BALTIMORE (AP) — I’ll Have Another had Bodemeister in his sights again, a shot at the Triple Crown hanging in the balance.
Two weeks ago, he ran down his rival and won the Kentucky Derby. This time, the chestnut colt needed to be even more relentless to win the Preakness.
Jockey Mario Gutierrez asked for more at the top of the stretch, and I’ll Have Another closed the gap with each stride, finally surging past Bodemeister a few yards from the wire.
Next up: New York and the Belmont Stakes in three weeks and a chance to join the company of Secretariat, Seattle Slew and Affirmed, who was the last to win thoroughbred racing’s most coveted prize in 1978.
That’s heady company for a colt who has yet to be favored in any of his seven races. That should change in the Belmont.
“We’re thinking Triple Crown, baby,” elated winning trainer Doug O’Neill said. “He’s a special horse. We’ll see how he comes out of it, and if he comes out of it in good shape, we’re heading to New York, baby.”
I’ll Have Another won by 1 1/2 lengths in the Derby and by a neck in the Preakness – the same margins Affirmed posted in wins over rival Alydar in those two races 34 years ago.
But there’s one big storyline difference this time: Bodemeister is skipping the Belmont. “He’s getting off the bus here,” trainer Bob Baffert said.
The 1 3-16-mile Preakness unfolded the same way as the 1 1/4-mile Derby, with the speedy Bodemeister moving to the lead under Mike Smith and I’ll Have Another hanging back in fourth in the 11-horse field. The early fractions were slower than the Derby, but when it came time for Bodemeister to dig in, it was I’ll Have Another who found another gear under Gutierrez and reeled in the tiring pacesetter in the shadow of the wire.
Since Affirmed became the 11th Triple Crown winner, 11 horses have won the first two legs only to come up short in the 1 1/2-mile Belmont, the longest of the races also known as the “Test of the Champion.” The most recent try came in 2008, when Big Brown was pulled up around the turn for home and did not finish. Before that, Smarty Jones was run down in the final 70 yards by Birdstone in the 2004 Belmont.
With the colorful and controversial O’Neill squarely in the limelight, scrutiny is sure to intensify about his violations for allegedly giving his horses improper drugs. He was fined $1,000 and suspended 15 days in one incident. He is contesting another.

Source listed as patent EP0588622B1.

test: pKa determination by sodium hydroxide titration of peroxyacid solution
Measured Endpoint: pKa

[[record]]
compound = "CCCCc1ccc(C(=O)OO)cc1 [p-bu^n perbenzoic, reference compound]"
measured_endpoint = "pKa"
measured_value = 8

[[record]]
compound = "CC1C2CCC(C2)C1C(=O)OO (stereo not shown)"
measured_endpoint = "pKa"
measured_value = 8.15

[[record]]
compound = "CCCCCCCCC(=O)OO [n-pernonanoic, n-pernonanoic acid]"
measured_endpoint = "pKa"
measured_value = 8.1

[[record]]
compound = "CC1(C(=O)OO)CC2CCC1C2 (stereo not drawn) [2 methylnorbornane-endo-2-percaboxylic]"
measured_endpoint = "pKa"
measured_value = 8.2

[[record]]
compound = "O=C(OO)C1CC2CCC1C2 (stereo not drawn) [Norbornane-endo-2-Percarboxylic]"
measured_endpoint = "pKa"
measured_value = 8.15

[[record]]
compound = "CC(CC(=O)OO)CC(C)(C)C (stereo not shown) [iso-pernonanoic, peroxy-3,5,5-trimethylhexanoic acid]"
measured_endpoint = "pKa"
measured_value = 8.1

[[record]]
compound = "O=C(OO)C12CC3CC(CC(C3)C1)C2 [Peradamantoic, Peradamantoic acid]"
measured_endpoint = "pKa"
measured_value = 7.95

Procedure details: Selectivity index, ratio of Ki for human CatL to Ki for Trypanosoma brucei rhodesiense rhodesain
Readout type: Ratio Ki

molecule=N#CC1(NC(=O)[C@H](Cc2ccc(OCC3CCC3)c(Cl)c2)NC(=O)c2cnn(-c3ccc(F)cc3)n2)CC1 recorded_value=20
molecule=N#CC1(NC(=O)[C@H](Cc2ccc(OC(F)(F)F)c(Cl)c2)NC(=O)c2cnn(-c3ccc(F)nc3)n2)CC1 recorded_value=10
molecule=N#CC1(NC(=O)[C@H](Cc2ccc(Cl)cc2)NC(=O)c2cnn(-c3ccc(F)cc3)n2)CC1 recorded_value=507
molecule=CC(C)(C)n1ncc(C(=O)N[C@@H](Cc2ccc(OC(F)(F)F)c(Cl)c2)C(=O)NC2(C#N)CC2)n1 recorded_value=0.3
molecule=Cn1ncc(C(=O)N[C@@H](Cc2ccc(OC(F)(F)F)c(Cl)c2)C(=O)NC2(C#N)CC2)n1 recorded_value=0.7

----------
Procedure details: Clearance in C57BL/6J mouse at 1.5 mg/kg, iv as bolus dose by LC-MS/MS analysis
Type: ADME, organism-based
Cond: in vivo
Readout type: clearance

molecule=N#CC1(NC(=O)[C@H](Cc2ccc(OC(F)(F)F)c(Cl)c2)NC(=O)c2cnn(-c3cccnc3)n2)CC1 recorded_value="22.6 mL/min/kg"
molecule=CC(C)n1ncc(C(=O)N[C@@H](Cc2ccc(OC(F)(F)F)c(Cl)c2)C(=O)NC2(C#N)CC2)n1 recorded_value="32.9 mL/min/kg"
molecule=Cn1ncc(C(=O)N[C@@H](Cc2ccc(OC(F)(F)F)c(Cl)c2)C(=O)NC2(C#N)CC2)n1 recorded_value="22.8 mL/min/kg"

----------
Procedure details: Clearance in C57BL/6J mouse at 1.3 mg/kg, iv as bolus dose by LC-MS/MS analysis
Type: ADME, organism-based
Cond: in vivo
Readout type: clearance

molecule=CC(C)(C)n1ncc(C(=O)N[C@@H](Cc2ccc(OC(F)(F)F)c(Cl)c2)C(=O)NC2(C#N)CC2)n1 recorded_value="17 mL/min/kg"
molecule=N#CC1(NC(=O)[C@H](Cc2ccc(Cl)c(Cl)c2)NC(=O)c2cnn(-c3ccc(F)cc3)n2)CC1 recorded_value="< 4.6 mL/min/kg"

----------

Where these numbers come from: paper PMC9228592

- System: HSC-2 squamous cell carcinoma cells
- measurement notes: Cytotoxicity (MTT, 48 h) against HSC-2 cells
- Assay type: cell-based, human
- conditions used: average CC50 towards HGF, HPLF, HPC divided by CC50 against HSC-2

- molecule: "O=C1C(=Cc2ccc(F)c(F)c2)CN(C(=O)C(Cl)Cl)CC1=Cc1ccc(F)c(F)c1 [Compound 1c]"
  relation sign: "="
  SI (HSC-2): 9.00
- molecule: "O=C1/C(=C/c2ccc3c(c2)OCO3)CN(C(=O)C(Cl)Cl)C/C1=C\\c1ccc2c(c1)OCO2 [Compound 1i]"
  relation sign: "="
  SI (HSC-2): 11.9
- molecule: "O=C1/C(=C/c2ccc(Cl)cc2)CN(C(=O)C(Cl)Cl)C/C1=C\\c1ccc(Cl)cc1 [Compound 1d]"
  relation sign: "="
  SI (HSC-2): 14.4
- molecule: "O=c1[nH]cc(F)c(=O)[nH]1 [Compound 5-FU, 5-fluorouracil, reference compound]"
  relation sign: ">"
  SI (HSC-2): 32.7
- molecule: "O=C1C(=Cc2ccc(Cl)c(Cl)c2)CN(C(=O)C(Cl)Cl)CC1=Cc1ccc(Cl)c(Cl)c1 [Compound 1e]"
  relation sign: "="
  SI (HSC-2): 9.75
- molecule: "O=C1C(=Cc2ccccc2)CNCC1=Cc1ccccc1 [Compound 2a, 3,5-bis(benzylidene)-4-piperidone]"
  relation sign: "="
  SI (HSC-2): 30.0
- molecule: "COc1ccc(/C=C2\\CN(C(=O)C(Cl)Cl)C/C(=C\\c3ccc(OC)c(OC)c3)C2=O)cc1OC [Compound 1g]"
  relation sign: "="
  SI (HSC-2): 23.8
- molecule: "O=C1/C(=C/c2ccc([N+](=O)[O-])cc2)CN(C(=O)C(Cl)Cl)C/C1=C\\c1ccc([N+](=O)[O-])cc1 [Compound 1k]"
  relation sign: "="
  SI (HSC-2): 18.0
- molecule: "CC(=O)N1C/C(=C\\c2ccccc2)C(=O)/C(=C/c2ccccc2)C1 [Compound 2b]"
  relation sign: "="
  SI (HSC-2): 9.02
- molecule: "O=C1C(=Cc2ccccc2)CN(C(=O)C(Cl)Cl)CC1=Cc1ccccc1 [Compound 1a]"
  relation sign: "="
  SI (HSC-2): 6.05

“We know we play by the rules,” O’Neill said. “It’s all about the horse, and we’re just going to focus on the horse.”
O’Neill has been accused in California of “milkshaking,” the illegal practice of giving a horse a blend of bicarbonate of soda, sugar and electrolytes. The mixture is designed to reduce fatigue and enhance performance.
The trainer’s most recent violation dates from an Aug. 25, 2010, race at Del Mar in California. A blood test on his horse, Argenta, showed elevated levels of TCO2 – the so-called milkshake – before it finished eighth.
He faces penalties ranging from a minimum 90-day suspension and a $5,000 fine to a maximum 180-day suspension and fine of $15,000.
Any suspension almost certainly wouldn’t occur before the Belmont.
I’ll Have Another seems to have made a habit of close calls lately. Before the Derby and Preakness, the chestnut colt won the Santa Anita Derby by a nose over Creative Cause. As usual, owner Paul Reddam wasn’t sure his colt would come through this time.
“I didn’t feel confident we were going to get there until 10 yards from the wire,” Reddam said. “I wasn’t sure that we would get there, but I knew that our horse had a lot of heart and a lot of fight.”
With a record crowd of 121,309 watching, I’ll Have Another was sent off as the second choice at 3-1, with Bodemeister the 8-5 favorite. The winning time was 1:55.94.
I’ll Have Another paid $8.40, $3.80 and $2.80. Bodemeister returned $3.20 and $2.80, and Creative Cause paid $3.60 to show.
Zetterholm was fourth, followed by Teeth of the Dog, Optimizer, Cozzetti, Tiger Walk, Daddy Nose Best, Went the Day Well and Pretension.
Baffert, a Hall of Famer and five-time Preakness winner, thought his colt – named for his 7-year-old son, Bode – would outlast I’ll Have Another.
“I felt really good about where he was,” Baffert said. “I really thought he was going to do it. The winner is a good horse. He should get the respect now that he deserves.”
The victory was worth $600,000, boosting his earning to $2,693,600. Not a bad return for Reddam, who bought the colt for $35,000 on the advice of O’Neill’s brother, Dennis.
“He showed he’s the real deal. He’s a real race horse. He gutted it out,” Reddam said. “The other horse was not stopping. He ran a bang-up race, to come and catch him. How can you criticize that? For those who have followed the horse and bet on him, that’s been pretty rewarding. I don’t know if that will be the case next time, though.”
I’ll Have Another could have plenty of company for the Belmont, including some familiar foes from the Derby: third-place finisher Dullahan; seventh-place finisher Union Rags; eight-place finisher Rousing Sermon and 12th-place finisher Alpha. Other possibles include Paynter – trained by Baffert – and Peter Pan winner Mark Valeski.
Gutierrez, who was riding at Hastings Park in Western Canada until showing up in California last winter, displayed the calm and cunning of a veteran.
“It’s not me, it’s him. It’s all about the horse,” the 25-year-old jockey from Mexico said. “He just keeps proving people wrong. I’m so happy for him because he’s such a great horse. He has a tremendous kick in the end.”
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